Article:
ICD-10 Diagnosis Code M31.2

Lethal midline granuloma

Diagnosis Code M31.2

ICD-10: M31.2
Short Description: Lethal midline granuloma
Long Description: Lethal midline granuloma
This is the 2017 version of the ICD-10-CM diagnosis code M31.2

Valid for Submission
The code M31.2 is valid for submission for HIPAA-covered transactions.

Code Classification
  • Diseases of the musculoskeletal system and connective tissue (M00–M99)
    • Systemic connective tissue disorders (M30-M36)
      • Other necrotizing vasculopathies (M31)

Information for Medical Professionals

Diagnostic Related Groups
The diagnosis code M31.2 is grouped in the following Diagnostic Related Group(s) (MS-DRG V34.0)

  • 542 - PATHOLOGICAL FRACTURES AND MUSCULOSKELETAL AND CONNECTIVE TISSUE MALIGNANCY WITH MCC
  • 543 - PATHOLOGICAL FRACTURES AND MUSCULOSKELETAL AND CONNECTIVE TISSUE MALIGNANCY WITH CC
  • 544 - PATHOLOGICAL FRACTURES AND MUSCULOSKELETAL AND CONNECTIVE TISSUE MALIGNANCY WITHOUT CC/MCC

Convert to ICD-9 Additional informationCallout TooltipGeneral Equivalence Map
The ICD-10 and ICD-9 GEMs are used to facilitate linking between the diagnosis codes in ICD-9-CM and the new ICD-10-CM code set. The GEMs are the raw material from which providers, health information vendors and payers can derive specific applied mappings to meet their needs.
  • 446.3 - Lethal midline granuloma

Synonyms
  • Extranodal natural killer/T-cell lymphoma, nasal type
  • Lethal midline granuloma

Information for Patients


Head and Neck Cancer

Head and neck cancer includes cancers of the mouth, nose, sinuses, salivary glands, throat, and lymph nodes in the neck. Most begin in the moist tissues that line the mouth, nose, and throat. Symptoms include

  • A lump or sore that does not heal
  • A sore throat that does not go away
  • Trouble swallowing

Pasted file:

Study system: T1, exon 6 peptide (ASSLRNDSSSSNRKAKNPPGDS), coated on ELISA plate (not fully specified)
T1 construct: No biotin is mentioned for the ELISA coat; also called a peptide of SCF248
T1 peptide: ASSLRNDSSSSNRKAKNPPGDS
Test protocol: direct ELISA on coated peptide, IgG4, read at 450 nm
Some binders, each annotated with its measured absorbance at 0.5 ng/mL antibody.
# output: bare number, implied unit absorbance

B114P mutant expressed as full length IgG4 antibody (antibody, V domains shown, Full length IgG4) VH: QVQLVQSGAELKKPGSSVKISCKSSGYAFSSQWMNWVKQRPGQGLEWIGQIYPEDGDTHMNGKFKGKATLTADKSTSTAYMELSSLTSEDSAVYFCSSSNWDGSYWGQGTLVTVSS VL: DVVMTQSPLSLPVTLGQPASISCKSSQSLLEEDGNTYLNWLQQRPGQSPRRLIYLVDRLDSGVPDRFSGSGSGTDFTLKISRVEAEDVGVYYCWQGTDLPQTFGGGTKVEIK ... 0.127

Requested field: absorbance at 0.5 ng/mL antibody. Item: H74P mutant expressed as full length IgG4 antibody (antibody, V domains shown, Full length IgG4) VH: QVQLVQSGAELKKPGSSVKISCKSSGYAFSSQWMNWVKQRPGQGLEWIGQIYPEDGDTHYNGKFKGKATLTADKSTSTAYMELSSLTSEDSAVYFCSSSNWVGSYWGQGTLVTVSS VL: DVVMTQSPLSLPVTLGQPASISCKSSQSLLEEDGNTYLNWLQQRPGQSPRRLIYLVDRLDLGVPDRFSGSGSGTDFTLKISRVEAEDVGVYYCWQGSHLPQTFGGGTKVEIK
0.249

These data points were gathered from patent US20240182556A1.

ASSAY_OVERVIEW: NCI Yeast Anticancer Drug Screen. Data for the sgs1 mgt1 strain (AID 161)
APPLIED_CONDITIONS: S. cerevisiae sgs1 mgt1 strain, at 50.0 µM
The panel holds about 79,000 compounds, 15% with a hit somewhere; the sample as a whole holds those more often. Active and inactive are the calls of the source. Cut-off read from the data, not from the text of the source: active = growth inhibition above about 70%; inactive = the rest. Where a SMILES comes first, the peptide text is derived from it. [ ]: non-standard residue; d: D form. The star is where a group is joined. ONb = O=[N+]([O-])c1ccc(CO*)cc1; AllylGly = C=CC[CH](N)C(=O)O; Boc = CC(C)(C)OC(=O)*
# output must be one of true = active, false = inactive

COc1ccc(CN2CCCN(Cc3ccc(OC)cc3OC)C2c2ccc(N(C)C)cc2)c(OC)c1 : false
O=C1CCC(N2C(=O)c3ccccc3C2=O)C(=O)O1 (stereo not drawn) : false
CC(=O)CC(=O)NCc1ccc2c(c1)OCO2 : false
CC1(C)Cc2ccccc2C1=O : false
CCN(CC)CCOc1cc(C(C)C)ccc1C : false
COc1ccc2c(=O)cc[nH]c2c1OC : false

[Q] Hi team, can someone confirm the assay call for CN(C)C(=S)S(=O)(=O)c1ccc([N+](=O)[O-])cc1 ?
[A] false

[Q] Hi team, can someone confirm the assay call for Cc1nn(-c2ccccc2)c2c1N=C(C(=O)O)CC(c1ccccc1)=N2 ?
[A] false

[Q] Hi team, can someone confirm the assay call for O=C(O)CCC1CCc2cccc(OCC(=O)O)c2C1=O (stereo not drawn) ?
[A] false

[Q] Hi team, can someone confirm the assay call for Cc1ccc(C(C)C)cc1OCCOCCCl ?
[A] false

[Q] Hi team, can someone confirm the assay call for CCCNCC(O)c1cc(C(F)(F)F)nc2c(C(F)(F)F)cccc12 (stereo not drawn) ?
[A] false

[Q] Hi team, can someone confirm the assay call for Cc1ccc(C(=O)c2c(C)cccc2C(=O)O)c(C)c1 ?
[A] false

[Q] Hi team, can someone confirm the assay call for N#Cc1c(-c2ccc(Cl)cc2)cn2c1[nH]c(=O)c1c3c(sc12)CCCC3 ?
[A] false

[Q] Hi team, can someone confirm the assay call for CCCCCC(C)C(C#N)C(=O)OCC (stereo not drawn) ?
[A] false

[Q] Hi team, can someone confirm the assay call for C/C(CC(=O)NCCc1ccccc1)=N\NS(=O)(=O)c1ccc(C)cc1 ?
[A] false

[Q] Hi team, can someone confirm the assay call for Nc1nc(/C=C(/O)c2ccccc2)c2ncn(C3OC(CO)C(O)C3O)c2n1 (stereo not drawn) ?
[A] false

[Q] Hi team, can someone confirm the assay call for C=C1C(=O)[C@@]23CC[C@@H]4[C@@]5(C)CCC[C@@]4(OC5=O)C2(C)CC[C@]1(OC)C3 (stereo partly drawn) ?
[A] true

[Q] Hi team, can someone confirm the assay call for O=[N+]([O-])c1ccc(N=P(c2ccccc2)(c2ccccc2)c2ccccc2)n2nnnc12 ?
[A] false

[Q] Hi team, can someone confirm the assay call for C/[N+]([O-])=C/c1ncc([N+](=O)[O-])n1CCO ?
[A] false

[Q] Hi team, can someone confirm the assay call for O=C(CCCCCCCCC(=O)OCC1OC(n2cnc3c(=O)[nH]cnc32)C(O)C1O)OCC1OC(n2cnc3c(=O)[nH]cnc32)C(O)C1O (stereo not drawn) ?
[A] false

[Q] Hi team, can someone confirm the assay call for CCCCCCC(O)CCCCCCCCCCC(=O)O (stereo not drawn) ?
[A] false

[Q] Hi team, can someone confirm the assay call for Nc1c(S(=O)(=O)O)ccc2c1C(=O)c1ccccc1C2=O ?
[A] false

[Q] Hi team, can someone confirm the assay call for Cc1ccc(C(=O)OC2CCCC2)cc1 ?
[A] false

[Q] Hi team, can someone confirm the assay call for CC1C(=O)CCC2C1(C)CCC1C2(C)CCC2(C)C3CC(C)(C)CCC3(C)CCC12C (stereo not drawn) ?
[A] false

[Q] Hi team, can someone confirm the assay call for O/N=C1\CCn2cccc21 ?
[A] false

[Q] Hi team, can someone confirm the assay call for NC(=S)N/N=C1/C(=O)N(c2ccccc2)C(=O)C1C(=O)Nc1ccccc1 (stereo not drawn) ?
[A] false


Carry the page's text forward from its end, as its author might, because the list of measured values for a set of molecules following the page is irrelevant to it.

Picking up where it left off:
• A change or hoarseness in the voice

Head and neck cancers are twice as common in men. Using tobacco or alcohol increases your risk. In fact, around 75 percent of head and neck cancers are linked to tobacco use, including smoking and smokeless tobacco. Infection with HPV is a risk factor for some head and neck cancers.

To diagnose head and neck cancer, your doctor will do a physical exam and diagnostic tests. You will have a biopsy, where a sample of tissue is taken out and examined under a microscope. It is the only test that can tell for sure if you have cancer.

If found early, these cancers are often curable. Treatments may include surgery, radiation therapy, chemotherapy, or a combination. Treatments can affect eating, speaking or even breathing, so patients may need rehabilitation.

NIH: National Cancer Institute

  • After chemotherapy - discharge
  • Glomus jugulare tumor
  • Head and Neck Radiation Treatment and Your Mouth - NIH (National Institute of Dental and Craniofacial Research)
  • Mouth and neck radiation - discharge
  • Neck dissection
  • Neck dissection - discharge
  • Swallowing problems
  • Understanding Chemotherapy - NIH - Easy-to-Read (National Cancer Institute)
  • What to Know about Brachytherapy (A Type of Internal Radiation Therapy) - NIH - Easy-to-Read (National Cancer Institute)


[Read More]
Previous Code
Previous Code M31.1
Next Code
M31.3 Next Code